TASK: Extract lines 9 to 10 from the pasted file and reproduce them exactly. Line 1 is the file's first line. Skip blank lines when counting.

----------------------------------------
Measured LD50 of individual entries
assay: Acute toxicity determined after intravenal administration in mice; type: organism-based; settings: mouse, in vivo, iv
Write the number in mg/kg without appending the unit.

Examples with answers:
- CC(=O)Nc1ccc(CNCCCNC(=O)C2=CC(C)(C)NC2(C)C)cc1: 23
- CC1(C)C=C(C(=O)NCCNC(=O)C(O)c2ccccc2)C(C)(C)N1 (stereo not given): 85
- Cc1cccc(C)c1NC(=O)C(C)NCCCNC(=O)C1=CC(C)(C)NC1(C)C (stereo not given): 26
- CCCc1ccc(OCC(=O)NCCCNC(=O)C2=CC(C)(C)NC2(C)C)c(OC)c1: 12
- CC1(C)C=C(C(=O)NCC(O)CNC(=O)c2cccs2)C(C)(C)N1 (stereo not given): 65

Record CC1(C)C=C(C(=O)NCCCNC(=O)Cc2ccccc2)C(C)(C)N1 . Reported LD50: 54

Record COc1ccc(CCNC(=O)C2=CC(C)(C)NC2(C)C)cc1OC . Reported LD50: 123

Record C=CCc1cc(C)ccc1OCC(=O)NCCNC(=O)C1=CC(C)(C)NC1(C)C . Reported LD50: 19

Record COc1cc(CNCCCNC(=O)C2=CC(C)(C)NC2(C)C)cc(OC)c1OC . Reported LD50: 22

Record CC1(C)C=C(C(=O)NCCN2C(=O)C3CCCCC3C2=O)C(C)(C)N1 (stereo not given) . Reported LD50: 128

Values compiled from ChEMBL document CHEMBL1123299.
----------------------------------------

- CC1(C)C=C(C(=O)NCC(O)CNC(=O)c2cccs2)C(C)(C)N1 (stereo not given): 65

Record CC1(C)C=C(C(=O)NCCCNC(=O)Cc2ccccc2)C(C)(C)N1 . Reported LD50: 54